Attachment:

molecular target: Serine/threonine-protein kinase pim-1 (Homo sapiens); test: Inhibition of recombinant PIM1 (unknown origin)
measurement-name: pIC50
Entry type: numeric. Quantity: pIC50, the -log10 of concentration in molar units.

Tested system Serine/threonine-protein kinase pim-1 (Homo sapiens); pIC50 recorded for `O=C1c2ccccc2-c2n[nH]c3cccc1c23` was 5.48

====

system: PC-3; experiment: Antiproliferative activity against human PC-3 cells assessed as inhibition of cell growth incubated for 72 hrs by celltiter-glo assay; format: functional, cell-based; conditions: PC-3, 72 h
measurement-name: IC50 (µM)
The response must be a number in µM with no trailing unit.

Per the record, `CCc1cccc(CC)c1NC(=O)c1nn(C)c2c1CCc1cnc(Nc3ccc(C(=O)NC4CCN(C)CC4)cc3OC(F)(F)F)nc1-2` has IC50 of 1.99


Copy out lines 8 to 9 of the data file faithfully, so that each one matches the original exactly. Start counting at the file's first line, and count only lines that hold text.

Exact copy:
The response must be a number in µM with no trailing unit.

Per the record, `CCc1cccc(CC)c1NC(=O)c1nn(C)c2c1CCc1cnc(Nc3ccc(C(=O)NC4CCN(C)CC4)cc3OC(F)(F)F)nc1-2` has IC50 of 1.99